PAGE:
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Bringing sexy back

Meet the poet who made theology raunchy

Attention class: today we will be studying the works of 17th-century English poet John Donne. His poems are powerful, evocative and, well, downright erotic.

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Like his poems, Donne’s personal life was an intricate tapestry of sexuality and spirituality.

“He was this sort of Lothario of a poet in his early days. He was writing poems about seducing his mistresses, which were no doubt handed around in the boys’ clubs at the time,” explains Anglican minister Michael Jensen on the latest episode of Eternity‘s With All Due Respect podcast.

Jensen, who studied Donne’s poetry in high school, continues: “But then he becomes a preacher and Dean of St Paul’s cathedral in London … and he writes some of the best religious poetry ever.”

“This poem also frames my own Christian life – the sense of being overtaken by God, being enthralled by him and the liberty that I’m given in him … He conquers me, but then doesn’t dissolve me in the Christian life.” — Michael Jensen

Donne grew up in a Roman Catholic household during a distinctly anti-Catholic era of English history and wrestled with faith in general, before settling into the Anglican church later in life. While the details around his conversion to Christianity are unclear, he was ordained as an Anglican deacon and priest in 1615 at the age of 43 and became Dean of St Paul’s six years later.

Interestingly, Donne’s marriage to his beloved wife Anne in 1601 helped spark the content of his famous “Holy Sonnets”, written before his ordination.

“He had a very long and passionate marriage to his wife,” Jensen explains, “and when she died, he wrote a very short, moving poem which was: ‘John Donne, Anne Donne, Undone.’ It gets me every time.”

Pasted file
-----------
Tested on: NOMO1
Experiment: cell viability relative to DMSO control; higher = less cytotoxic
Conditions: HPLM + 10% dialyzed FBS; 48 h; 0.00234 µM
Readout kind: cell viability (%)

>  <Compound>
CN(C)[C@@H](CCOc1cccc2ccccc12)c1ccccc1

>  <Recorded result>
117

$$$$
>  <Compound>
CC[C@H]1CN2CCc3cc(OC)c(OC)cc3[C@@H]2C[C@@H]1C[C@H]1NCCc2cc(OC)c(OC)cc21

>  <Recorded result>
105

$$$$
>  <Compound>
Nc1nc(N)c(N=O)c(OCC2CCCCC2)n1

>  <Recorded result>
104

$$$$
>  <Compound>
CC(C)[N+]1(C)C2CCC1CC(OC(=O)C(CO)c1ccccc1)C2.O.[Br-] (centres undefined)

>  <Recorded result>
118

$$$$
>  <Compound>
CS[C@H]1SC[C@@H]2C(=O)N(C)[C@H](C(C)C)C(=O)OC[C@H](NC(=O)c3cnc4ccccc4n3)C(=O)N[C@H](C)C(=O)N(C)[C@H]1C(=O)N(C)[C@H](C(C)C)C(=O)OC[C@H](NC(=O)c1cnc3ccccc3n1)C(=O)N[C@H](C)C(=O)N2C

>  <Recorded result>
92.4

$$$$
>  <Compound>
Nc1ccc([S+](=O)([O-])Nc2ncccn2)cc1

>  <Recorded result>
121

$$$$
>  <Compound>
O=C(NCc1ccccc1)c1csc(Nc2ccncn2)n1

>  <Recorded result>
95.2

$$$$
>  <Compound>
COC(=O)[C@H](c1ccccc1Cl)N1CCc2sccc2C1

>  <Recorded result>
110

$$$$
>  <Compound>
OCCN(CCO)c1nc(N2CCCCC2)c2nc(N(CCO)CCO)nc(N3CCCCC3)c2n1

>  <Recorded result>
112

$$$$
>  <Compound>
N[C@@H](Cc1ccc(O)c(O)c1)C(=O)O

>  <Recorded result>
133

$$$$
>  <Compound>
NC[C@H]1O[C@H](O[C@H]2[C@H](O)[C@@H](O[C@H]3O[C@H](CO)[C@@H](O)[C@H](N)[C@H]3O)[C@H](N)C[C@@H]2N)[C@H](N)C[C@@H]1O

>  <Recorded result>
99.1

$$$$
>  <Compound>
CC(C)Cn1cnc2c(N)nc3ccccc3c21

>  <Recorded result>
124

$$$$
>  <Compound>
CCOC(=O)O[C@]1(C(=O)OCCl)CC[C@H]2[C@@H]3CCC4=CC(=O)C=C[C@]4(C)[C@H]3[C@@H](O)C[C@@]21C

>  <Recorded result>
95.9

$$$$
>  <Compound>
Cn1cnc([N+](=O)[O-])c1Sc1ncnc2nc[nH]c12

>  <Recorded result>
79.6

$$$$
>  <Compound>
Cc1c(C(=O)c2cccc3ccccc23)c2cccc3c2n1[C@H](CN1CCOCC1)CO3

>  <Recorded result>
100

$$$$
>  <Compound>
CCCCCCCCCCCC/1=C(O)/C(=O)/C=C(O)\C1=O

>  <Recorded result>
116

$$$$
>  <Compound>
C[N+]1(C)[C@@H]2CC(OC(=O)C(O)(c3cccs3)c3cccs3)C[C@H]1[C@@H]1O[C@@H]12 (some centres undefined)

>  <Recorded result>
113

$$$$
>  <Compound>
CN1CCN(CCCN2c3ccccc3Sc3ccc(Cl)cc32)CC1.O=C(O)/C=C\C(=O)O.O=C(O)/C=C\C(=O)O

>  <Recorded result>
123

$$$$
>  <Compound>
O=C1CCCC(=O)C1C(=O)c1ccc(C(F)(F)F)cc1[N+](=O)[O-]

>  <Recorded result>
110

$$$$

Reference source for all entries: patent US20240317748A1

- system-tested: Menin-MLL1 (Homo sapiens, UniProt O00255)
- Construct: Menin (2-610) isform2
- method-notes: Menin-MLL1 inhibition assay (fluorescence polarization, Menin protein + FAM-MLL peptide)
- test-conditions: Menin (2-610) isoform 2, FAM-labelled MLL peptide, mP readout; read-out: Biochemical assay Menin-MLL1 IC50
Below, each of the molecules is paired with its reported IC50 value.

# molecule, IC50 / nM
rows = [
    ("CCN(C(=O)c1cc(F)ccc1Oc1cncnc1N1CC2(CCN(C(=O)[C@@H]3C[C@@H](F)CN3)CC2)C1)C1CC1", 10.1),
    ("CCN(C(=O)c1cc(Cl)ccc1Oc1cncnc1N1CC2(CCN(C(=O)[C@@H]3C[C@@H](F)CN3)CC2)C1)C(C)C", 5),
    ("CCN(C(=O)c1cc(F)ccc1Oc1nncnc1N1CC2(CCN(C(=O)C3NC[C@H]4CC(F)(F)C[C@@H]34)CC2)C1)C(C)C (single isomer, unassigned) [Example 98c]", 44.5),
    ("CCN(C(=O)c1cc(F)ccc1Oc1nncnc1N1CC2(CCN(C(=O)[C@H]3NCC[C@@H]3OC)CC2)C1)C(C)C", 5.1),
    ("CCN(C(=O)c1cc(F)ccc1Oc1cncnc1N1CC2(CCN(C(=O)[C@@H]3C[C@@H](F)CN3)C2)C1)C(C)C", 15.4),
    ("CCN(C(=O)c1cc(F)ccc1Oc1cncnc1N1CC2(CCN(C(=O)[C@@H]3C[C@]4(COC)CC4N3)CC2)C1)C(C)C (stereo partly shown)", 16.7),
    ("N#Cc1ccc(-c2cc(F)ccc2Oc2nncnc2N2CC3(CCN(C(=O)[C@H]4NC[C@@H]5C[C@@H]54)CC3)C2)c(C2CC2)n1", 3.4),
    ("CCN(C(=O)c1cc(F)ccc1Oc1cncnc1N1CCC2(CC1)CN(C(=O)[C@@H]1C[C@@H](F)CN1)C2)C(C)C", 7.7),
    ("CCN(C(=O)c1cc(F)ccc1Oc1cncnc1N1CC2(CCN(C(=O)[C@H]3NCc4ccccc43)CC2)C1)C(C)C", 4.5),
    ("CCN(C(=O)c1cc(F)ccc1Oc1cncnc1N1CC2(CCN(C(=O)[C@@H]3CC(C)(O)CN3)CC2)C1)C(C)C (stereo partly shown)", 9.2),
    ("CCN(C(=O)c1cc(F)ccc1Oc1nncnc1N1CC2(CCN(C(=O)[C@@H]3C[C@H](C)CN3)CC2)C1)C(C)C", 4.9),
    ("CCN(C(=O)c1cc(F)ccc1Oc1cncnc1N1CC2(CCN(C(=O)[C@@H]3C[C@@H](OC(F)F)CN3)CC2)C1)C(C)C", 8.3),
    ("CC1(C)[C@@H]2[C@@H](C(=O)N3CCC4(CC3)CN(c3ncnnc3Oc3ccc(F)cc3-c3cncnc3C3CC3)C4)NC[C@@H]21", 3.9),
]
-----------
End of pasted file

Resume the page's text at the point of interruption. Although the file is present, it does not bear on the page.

During his lifetime, Donne’s poetry was, understandably, controversial. Almost all of his works – poems and prose – were not published while he was alive, and it was not until the 19th and 20th centuries that his genius was fully recognised.

The “Donne revival” was fuelled in recent years when one of his early manuscripts – including a “scandalous academic joke” – was unearthed in the archives of Westminster Abbey in 2017, and another handwritten volume of 139 of his poems was discovered in an English country house in Suffolk last year.

Co-host of With All Due Respect, Baptist minister Megan Powell du Toit, is well qualified to explain why Donne was one of the best, since she wrote a thesis on religious poets of the 17th century.

“Because [his poetry] is not saccharine, it’s not stilted … He brings that same intensity and strength [from his earlier works] into his holy poetry,” she says.

In examining three of Donne’s “Holy Sonnets” on the podcast, Powell du Toit says, “Donne takes his sexy poetry and talks about the Trinity”.

She discusses one of his most famous holy sonnets, “Batter my heart, three-person’d God” (noting it was, bizarrely, even mentioned in an opera about the creation of the atomic bomb): “It shows the way that God actually woos us rather than ravishes us.”

Jensen agrees, saying this “trinitarian wooing” is like “a seduction … that picks up so many biblical themes with God as the husband trying to woo Israel.”

He continues: “This poem also frames my own Christian life – the sense of being overtaken by God, being enthralled by him and the liberty that I’m given in him … He conquers me, but then doesn’t dissolve me in the Christian life.”

Powell du Toit concludes: “It’s like an experience of love, isn’t it? In that, that’s what it feels like to have freely chosen, but it also feels like … how could we have done anything else?”

With All Due RespectCatch the full conversation, as well as Megan and Michael’s insights into “The Trinity: can you be saved if you don’t believe it?”, on episode 26 of With All Due Respect.

If you like what you hear, subscribe to With All Due Respect for even more conversation, less aggro.

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